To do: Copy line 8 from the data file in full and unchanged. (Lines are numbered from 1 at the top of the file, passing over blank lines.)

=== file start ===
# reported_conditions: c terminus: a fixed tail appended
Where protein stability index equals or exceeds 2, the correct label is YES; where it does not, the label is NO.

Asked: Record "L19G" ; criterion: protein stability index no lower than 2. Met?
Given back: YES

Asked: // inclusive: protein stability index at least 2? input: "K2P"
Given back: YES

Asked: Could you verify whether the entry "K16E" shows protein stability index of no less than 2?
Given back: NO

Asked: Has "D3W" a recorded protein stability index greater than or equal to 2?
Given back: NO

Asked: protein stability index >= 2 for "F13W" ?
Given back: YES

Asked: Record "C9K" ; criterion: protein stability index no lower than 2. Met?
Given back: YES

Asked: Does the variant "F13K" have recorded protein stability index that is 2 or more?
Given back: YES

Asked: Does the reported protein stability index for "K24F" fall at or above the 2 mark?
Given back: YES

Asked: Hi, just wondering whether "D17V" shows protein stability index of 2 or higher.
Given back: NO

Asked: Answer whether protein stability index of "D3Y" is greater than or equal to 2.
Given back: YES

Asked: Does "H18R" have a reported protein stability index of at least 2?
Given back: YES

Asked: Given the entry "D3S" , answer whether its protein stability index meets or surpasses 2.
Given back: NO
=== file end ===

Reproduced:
Given back: NO